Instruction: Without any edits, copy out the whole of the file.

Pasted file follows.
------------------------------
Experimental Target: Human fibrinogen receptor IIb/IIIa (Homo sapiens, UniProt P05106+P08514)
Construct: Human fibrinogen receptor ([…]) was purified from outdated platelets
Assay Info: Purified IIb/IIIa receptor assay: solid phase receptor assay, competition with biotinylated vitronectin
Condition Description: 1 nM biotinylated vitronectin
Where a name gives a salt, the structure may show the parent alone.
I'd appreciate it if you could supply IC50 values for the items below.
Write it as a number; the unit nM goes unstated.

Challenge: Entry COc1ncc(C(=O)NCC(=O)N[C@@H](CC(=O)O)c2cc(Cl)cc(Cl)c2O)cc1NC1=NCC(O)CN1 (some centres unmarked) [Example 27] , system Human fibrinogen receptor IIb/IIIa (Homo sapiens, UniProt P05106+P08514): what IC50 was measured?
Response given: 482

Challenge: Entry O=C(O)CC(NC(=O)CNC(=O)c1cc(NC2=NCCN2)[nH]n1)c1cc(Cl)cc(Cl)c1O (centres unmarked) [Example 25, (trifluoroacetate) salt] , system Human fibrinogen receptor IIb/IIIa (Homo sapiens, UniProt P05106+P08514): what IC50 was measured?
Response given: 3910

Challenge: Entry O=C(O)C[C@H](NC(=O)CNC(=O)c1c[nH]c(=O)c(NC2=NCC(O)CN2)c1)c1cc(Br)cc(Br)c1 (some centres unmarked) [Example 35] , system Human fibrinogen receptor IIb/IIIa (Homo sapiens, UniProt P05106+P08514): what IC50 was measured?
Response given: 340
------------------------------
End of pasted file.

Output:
Experimental Target: Human fibrinogen receptor IIb/IIIa (Homo sapiens, UniProt P05106+P08514)
Construct: Human fibrinogen receptor ([…]) was purified from outdated platelets
Assay Info: Purified IIb/IIIa receptor assay: solid phase receptor assay, competition with biotinylated vitronectin
Condition Description: 1 nM biotinylated vitronectin
Where a name gives a salt, the structure may show the parent alone.
I'd appreciate it if you could supply IC50 values for the items below.
Write it as a number; the unit nM goes unstated.

Challenge: Entry COc1ncc(C(=O)NCC(=O)N[C@@H](CC(=O)O)c2cc(Cl)cc(Cl)c2O)cc1NC1=NCC(O)CN1 (some centres unmarked) [Example 27] , system Human fibrinogen receptor IIb/IIIa (Homo sapiens, UniProt P05106+P08514): what IC50 was measured?
Response given: 482

Challenge: Entry O=C(O)CC(NC(=O)CNC(=O)c1cc(NC2=NCCN2)[nH]n1)c1cc(Cl)cc(Cl)c1O (centres unmarked) [Example 25, (trifluoroacetate) salt] , system Human fibrinogen receptor IIb/IIIa (Homo sapiens, UniProt P05106+P08514): what IC50 was measured?
Response given: 3910

Challenge: Entry O=C(O)C[C@H](NC(=O)CNC(=O)c1c[nH]c(=O)c(NC2=NCC(O)CN2)c1)c1cc(Br)cc(Br)c1 (some centres unmarked) [Example 35] , system Human fibrinogen receptor IIb/IIIa (Homo sapiens, UniProt P05106+P08514): what IC50 was measured?
Response given: 340